The benefits of coach tourism are further increased by the fact that it is less seasonal than the majority of tourist activity. It therefore creates hotel and catering jobs in many resorts at times of the year when staff would otherwise have to be laid off. Some resorts resent their dependence on the coach industry, but the underlying problem here is the diversion of traditional family seaside holidays to overseas destinations in warmer climates. Without the coach industry, many British resorts would be in even greater difficulties.

In principle, most local authorities favour the use of coaches because they reduce dependence on private cars, and so help to reduce atmospheric pollution and provide access to leisure opportunities for those who are unable to use cars. In practice, their attitude to incoming coaches is prejudiced by their perception of a very large vehicle, blocking the traffic, the view or both. They also perceive coach passengers as spending very little money. Operators surveyed complained of unsympathetic attitudes from many authorities (and scheduled operators made similar points); most were also resentful of any arrangements involving charges for parking, booking of spaces or similar requirements. Certain authorities complained in return of drivers who refused to observe restrictions on dropping off or picking up passengers, on parking, and so on.


We found that:

  • non-scheduled coach travel is a substantial industry, effectively controlling the destination of around two billion pounds of tourist expenditure per year and supporting some 80,000 jobs

  • non-scheduled coach travel is a major employer in certain destinations, helping to sustain some of Britain's traditional resorts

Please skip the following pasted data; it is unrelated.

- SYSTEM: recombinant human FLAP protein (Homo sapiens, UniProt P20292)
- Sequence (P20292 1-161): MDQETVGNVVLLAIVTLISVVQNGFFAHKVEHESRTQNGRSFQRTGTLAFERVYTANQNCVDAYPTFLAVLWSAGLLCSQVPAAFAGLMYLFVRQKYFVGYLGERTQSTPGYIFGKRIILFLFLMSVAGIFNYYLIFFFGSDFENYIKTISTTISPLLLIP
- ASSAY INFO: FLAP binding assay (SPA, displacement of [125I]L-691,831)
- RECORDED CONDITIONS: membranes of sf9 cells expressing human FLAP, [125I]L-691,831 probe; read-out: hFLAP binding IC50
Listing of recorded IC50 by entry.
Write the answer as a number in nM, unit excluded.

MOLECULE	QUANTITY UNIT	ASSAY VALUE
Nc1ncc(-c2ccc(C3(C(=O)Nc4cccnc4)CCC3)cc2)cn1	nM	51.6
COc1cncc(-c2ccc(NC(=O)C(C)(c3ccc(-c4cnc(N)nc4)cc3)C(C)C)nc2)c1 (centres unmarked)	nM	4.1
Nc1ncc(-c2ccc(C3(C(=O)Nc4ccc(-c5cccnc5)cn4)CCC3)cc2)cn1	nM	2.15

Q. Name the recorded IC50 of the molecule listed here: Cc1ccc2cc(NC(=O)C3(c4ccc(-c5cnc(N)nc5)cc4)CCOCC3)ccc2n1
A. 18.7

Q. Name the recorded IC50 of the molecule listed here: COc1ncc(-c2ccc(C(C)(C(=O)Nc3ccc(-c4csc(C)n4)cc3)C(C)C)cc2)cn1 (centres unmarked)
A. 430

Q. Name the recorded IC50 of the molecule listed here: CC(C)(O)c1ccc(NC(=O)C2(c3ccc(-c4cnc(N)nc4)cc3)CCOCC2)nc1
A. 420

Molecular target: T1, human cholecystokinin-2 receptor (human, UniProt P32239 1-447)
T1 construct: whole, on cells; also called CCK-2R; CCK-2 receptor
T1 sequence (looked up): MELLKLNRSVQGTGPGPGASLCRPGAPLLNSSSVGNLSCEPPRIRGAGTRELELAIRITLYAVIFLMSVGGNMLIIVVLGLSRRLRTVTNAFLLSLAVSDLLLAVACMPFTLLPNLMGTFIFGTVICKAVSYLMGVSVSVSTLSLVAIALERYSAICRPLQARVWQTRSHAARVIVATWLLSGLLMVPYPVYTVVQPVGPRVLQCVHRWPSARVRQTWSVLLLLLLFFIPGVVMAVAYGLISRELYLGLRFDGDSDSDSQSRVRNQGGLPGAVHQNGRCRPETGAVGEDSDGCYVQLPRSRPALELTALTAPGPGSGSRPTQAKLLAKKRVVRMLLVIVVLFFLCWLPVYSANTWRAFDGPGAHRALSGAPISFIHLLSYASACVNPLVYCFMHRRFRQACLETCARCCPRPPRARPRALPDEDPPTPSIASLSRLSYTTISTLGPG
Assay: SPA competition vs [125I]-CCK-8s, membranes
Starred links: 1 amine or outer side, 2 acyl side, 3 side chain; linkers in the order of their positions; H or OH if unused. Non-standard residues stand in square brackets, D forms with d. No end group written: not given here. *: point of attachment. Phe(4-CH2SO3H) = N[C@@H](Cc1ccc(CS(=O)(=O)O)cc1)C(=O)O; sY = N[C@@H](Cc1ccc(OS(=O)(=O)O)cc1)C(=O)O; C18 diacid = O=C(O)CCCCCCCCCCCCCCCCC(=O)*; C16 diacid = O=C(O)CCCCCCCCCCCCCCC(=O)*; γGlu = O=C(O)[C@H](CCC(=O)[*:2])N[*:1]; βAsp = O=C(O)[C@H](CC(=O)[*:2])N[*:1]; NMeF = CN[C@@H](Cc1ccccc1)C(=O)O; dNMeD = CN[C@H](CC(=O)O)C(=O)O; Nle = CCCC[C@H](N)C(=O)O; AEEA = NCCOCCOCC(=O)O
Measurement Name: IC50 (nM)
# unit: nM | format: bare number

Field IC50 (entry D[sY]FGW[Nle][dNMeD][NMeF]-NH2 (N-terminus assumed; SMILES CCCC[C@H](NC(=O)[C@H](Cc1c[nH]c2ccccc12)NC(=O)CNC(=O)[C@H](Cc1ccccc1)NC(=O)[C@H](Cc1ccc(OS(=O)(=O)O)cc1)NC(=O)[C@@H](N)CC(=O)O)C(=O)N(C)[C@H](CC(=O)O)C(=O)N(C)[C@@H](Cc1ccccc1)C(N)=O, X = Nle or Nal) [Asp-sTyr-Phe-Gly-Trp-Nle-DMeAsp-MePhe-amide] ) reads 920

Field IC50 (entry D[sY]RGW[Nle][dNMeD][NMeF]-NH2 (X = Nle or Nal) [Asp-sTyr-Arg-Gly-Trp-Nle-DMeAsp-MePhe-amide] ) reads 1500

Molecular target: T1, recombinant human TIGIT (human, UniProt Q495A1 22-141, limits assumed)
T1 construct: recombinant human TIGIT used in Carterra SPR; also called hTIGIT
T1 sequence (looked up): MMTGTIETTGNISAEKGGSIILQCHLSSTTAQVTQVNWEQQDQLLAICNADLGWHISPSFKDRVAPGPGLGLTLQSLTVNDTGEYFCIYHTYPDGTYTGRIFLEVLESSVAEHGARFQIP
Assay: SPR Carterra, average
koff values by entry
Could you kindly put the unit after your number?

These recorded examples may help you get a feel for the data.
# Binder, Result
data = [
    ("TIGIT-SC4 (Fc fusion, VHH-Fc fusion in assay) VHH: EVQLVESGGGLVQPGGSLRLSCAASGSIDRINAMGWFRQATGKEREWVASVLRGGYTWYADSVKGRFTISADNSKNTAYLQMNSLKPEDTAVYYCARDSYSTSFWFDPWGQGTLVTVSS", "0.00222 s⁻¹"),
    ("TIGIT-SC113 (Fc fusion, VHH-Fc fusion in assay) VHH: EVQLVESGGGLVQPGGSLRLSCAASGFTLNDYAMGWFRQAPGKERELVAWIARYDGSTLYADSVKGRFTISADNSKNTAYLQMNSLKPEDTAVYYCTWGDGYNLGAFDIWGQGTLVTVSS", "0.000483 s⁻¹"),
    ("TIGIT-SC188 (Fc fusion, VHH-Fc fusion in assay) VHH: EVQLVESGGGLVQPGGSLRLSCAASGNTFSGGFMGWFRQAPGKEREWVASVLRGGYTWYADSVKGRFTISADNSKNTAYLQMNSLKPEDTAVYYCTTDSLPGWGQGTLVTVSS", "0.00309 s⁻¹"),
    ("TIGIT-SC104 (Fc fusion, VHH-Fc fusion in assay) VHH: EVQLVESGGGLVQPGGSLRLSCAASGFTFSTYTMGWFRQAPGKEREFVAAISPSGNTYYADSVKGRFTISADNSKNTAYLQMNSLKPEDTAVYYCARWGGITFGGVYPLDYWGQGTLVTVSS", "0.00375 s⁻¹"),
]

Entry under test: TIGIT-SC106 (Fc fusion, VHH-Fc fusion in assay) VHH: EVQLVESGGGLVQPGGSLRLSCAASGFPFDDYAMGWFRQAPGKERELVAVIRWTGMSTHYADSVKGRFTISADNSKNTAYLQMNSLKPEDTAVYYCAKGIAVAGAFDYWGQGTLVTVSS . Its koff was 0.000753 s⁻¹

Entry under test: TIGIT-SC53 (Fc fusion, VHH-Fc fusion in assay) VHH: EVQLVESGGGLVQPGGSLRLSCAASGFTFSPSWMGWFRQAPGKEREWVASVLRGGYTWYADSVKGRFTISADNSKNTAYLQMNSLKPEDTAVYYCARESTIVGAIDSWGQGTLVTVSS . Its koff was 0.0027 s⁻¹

• the industry is highly fragmented, with many small firms

  • decisions about non-scheduled coach trips and tours are made by an even more fragmented range of coach operators, tour operators, and private group organisers, with resulting limitations on the response to conditions at destinations.


With regard to provision for non-scheduled coaches, we suggested that CPT should press for:

  • local authorities to keep in mind the economic and environmental benefits of coach activity, and the negative impacts of restricting coaches as well as any potential benefits to traffic flow or amenity

  • local authorities to consider whether their attitudes to coaches, and hence to their often elderly and sometimes infirm passengers, are fair and consistent with their declared policies towards the less mobile and less wealthy;

  • local authorities to recognise that any attempt to influence the destination of coaches needs to be planned and publicised to the relevant decision-makers (not just coach operators) before trip and tour programmes are planned

  • coach operators to recognise first that some communities may decide that they wish to exclude coaches altogether, or to ration the number entering particular areas, and secondly that traffic and parking management schemes involving payment, booking or other formalities (for example, to identify whether coaches are carrying pensioners or school-children) are likely to become more common and will require more professional management arrangements

  • general recognition of the environmental and economic merits of non-scheduled coaches offering more flexible travel possibilities than scheduled public transport.


1 December 1999